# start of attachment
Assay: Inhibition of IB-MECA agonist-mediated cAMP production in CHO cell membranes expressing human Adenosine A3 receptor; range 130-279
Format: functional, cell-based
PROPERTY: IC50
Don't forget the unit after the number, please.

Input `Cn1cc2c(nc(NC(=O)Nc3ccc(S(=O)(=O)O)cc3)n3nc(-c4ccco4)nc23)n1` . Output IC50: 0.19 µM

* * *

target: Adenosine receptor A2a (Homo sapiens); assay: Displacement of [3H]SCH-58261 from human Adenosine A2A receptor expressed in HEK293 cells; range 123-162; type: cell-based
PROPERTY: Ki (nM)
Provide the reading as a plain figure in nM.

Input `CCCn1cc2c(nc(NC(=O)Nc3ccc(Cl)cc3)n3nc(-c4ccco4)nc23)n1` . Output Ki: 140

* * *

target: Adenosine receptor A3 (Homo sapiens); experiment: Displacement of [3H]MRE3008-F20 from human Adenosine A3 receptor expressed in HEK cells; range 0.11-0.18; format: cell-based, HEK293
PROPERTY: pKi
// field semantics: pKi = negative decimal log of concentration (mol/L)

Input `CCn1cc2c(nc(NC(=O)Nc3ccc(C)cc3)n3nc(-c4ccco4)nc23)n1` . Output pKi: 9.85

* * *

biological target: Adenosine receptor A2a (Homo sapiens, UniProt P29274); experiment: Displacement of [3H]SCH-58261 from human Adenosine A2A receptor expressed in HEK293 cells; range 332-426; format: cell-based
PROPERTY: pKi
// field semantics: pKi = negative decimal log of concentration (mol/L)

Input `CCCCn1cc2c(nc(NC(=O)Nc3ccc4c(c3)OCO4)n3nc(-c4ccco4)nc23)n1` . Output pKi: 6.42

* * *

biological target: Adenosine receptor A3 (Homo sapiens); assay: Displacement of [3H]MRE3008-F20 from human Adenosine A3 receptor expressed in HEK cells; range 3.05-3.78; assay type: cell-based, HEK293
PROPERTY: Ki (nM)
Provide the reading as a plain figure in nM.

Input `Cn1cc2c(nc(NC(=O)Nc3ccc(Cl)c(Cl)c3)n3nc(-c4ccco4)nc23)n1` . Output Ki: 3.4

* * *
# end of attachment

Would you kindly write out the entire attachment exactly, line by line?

Assay: Inhibition of IB-MECA agonist-mediated cAMP production in CHO cell membranes expressing human Adenosine A3 receptor; range 130-279
Format: functional, cell-based
PROPERTY: IC50
Don't forget the unit after the number, please.

Input `Cn1cc2c(nc(NC(=O)Nc3ccc(S(=O)(=O)O)cc3)n3nc(-c4ccco4)nc23)n1` . Output IC50: 0.19 µM

* * *

target: Adenosine receptor A2a (Homo sapiens); assay: Displacement of [3H]SCH-58261 from human Adenosine A2A receptor expressed in HEK293 cells; range 123-162; type: cell-based
PROPERTY: Ki (nM)
Provide the reading as a plain figure in nM.

Input `CCCn1cc2c(nc(NC(=O)Nc3ccc(Cl)cc3)n3nc(-c4ccco4)nc23)n1` . Output Ki: 140

* * *

target: Adenosine receptor A3 (Homo sapiens); experiment: Displacement of [3H]MRE3008-F20 from human Adenosine A3 receptor expressed in HEK cells; range 0.11-0.18; format: cell-based, HEK293
PROPERTY: pKi
// field semantics: pKi = negative decimal log of concentration (mol/L)

Input `CCn1cc2c(nc(NC(=O)Nc3ccc(C)cc3)n3nc(-c4ccco4)nc23)n1` . Output pKi: 9.85

* * *

biological target: Adenosine receptor A2a (Homo sapiens, UniProt P29274); experiment: Displacement of [3H]SCH-58261 from human Adenosine A2A receptor expressed in HEK293 cells; range 332-426; format: cell-based
PROPERTY: pKi
// field semantics: pKi = negative decimal log of concentration (mol/L)

Input `CCCCn1cc2c(nc(NC(=O)Nc3ccc4c(c3)OCO4)n3nc(-c4ccco4)nc23)n1` . Output pKi: 6.42

* * *

biological target: Adenosine receptor A3 (Homo sapiens); assay: Displacement of [3H]MRE3008-F20 from human Adenosine A3 receptor expressed in HEK cells; range 3.05-3.78; assay type: cell-based, HEK293
PROPERTY: Ki (nM)
Provide the reading as a plain figure in nM.

Input `Cn1cc2c(nc(NC(=O)Nc3ccc(Cl)c(Cl)c3)n3nc(-c4ccco4)nc23)n1` . Output Ki: 3.4

* * *